The project began in the fall of 2000 in response to the perceived need for guidelines on the best ways to determine the economic value of charitable remainder trusts, gift annuities, and other split-interest charitable gifts to the ultimate charitable recipient.
The Council for Advancement and Support of Education (CASE) has for a number of years promulgated standards for the types of gifts that should be counted toward capital campaign goals in higher education. The NCPG standards, on the other hand, do not address the threshold issue of whether a particular gift should be credited to a campaign or other ongoing fund development efforts, but are designed to instead help determine the value of the gift once the nonprofit recipient has decided to count it.
Why not use the charitable deduction?
Over the years since the Tax Reform Act of 1969 first introduced strict guidelines for determining the charitable income, gift, and estate tax deductions for trusts and other split-interest gifts, a number of programs have adopted the charitable deduction amount as a surrogate for the value of the charity’s remainder interest in the gift. In recent years, however, the charitable deduction has become a less reliable measure as Congress introduced changes that caused the charitable deduction to be tied to interest rates on relatively short-term federal government debt obligations.
Note, for example, how fluctuations in the federal midterm funds rate over a five-year period can alter the charitable deduction for a $1 million, 6% charitable remainder annuity trust for the life of a 72-year-old donor:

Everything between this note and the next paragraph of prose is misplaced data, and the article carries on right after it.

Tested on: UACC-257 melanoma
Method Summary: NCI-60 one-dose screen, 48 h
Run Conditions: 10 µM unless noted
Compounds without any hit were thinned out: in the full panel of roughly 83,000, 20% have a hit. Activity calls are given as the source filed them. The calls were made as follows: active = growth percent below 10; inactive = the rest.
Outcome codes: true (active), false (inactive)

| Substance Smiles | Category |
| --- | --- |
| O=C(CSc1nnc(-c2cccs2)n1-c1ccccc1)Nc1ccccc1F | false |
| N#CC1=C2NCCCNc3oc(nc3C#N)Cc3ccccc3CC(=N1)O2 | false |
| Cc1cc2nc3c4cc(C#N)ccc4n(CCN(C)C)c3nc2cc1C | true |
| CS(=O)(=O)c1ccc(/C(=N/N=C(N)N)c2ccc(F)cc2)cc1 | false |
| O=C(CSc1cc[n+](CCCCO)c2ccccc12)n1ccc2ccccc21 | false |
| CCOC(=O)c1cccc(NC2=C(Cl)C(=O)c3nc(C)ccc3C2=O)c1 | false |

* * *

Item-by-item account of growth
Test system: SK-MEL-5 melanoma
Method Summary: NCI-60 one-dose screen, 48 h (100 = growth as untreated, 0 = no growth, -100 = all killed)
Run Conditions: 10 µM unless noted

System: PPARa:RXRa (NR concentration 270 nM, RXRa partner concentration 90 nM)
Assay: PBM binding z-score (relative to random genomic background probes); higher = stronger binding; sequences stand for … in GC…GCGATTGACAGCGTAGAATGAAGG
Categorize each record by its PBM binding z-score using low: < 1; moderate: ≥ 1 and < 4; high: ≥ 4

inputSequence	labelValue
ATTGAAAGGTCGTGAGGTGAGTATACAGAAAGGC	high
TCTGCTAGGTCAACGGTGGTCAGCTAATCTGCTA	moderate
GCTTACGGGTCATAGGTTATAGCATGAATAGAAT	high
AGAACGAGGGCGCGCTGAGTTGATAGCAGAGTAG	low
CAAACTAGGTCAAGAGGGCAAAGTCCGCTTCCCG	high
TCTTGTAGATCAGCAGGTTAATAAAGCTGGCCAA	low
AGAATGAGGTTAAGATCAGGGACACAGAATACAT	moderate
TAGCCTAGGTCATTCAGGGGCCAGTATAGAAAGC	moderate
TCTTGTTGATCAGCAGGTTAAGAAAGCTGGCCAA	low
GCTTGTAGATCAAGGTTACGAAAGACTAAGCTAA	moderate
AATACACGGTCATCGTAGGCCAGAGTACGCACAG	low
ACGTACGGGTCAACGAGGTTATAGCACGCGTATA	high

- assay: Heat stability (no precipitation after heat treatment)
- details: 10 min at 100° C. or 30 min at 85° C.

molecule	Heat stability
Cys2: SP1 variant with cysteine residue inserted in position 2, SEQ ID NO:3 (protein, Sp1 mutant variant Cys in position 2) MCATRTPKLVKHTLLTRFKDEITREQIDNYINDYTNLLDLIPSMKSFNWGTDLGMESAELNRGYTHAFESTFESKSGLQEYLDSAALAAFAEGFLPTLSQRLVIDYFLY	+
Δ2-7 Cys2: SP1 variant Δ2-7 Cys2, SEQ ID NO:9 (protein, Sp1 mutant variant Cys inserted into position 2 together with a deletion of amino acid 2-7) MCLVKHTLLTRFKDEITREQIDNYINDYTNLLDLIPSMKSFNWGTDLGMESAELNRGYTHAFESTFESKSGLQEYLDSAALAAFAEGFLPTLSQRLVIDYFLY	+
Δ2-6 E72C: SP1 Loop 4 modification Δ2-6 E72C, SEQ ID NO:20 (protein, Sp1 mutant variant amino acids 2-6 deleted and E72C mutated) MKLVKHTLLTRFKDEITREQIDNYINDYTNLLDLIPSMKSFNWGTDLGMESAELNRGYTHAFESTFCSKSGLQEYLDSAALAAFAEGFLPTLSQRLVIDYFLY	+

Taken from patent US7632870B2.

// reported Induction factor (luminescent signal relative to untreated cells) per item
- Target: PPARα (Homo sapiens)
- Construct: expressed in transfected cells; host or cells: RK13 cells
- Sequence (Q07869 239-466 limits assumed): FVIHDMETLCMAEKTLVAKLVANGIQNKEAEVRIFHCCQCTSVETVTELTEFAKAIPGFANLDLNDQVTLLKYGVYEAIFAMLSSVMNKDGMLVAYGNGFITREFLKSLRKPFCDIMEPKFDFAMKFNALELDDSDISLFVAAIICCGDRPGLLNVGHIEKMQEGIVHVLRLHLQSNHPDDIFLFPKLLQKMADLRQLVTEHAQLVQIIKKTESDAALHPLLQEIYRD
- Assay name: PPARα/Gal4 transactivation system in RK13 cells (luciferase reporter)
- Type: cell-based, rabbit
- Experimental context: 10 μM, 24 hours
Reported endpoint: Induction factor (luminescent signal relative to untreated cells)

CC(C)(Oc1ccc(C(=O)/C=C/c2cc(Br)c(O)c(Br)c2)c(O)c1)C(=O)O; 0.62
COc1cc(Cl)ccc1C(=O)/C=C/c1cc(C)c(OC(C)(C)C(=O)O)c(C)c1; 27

It is difficult to justify these different valuations when such trusts are rarely invested solely in midterm treasury obligations. The NCPG Valuation Standards are designed to help charities determine what funds are likely to be available at the termination of a gift by employing prudent investment rule standards and then discounting that amount back to present value using the time value of money as represented by inflation.
For example, in the case of the annuity trust described above, the NCPG standards arrive at what many would consider a more realistic value for the trust. Assuming an asset allocation of 60% equities and 40% fixed income, using the 70-year average equity returns and the current 10-year federal funds rate for the fixed income portion, the net return on the trust described above would be 7%. If the trust pays 6% and earns 7%, at the end of the donor’s 15-year life expectancy the remainder of the trust should be worth approximately $1,225,000. If this amount is discounted to present value using the long-term historic average inflation rate of 3.4% to account for lost purchasing power, the remainder interest in the trust has a present value of $742,000. Note that this figure is significantly different from the charitable deduction amount, which would fluctuate as illustrated above from $449,000 to $570,000 during a recent five-year period.
Experienced gift planners know that in the case of charitable gift annuities, the charitable deduction is normally in the range of 30% to 40% of the amount used to establish the gift annuity. In reality, many institutions report average actual residuum amounts of 75% or more. A more thoughtful approach to valuing the gift from the charity’s perspective, in lieu of an outmoded method of relying on the charitable deduction, will cause charitable gifts to be evaluated more fairly and accurately.
The proposed standards feature helpful explanations of methodology and numerous examples of how the recommendations are applied in practice. To review the proposed standards, visit www.ncpg.org. An in-depth examination of the standards will be featured in Sharpe’s Strategic Gift Planning 2004 seminar, to be held in New York on January 12 and 13 and Chicago on February 19 and 20. See page 3 or visit www.sharpenet.com/training for details of this and other upcoming Sharpe seminars.